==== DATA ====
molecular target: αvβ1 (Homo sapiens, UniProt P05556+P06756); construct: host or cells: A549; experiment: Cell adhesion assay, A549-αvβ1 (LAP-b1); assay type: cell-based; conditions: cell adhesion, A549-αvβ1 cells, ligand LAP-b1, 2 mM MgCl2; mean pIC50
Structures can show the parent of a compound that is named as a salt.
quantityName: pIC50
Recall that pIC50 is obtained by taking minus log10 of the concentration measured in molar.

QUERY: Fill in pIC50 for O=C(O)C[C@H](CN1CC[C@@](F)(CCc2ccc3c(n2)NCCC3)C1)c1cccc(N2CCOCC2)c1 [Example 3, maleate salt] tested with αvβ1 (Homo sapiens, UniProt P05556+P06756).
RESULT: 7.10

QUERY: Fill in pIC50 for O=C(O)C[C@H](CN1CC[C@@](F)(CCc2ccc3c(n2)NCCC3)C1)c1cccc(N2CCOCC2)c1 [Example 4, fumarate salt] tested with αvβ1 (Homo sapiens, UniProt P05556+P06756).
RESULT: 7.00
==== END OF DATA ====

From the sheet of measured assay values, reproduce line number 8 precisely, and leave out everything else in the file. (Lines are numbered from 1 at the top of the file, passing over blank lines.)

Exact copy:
RESULT: 7.00